The Right to Remain “Silent": Deaf Aesthetics in GANGSTA.


  • Aidan Pang University of Oregon


In the opening to every episode in the Japanese anime series GANGSTA., the following notice appears: “Due to the nature of the main character, subtitles will appear in some places.” Such a narrative choice challenges what it means to hear, revealing how deafness offers more in the way of hearing than its normative definition suggests. GANGSTA.’s portrayal of how the deaf hitman Nicolas Brown uses sound to challenge ableist conceptions of deafness shifts the voyeuristic ear on disability from the so-called disabled body to the able-bodied. To hear sound is a political act, such that it is necessary to ask who has a claim to this sensory experience. What currently qualifies as listening is based on an ableist listening experience, and while the deaf and hard of hearing may utilize other modes of listening, it does not mean they have no say in the realm of sound. Thus, I examine how the aural aesthetics of deafness can be used to disrupt and restructure an ableist politics of listening through the ear.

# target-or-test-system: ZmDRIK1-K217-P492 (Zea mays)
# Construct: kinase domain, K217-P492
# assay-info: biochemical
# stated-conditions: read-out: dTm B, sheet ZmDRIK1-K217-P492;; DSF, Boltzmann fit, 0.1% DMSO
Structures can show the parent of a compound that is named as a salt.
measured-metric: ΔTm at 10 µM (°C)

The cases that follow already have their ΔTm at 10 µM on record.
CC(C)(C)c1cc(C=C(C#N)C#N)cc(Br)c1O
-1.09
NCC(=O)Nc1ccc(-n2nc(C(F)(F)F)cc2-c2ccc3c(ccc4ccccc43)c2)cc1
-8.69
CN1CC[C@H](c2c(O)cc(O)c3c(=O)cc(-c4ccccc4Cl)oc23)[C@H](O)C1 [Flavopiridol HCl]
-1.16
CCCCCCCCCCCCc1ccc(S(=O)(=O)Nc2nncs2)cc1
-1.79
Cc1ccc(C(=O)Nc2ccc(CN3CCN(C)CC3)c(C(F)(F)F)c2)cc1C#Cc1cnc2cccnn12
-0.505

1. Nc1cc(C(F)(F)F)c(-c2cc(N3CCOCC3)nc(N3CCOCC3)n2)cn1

Author Biography

Aidan Pang, University of Oregon

Aiden Pang is a graduate student in the Department of English at the University of Oregon. His research interests include East Asian film and new media, vocality, embodiment, gender, posthumanism, and disability studies.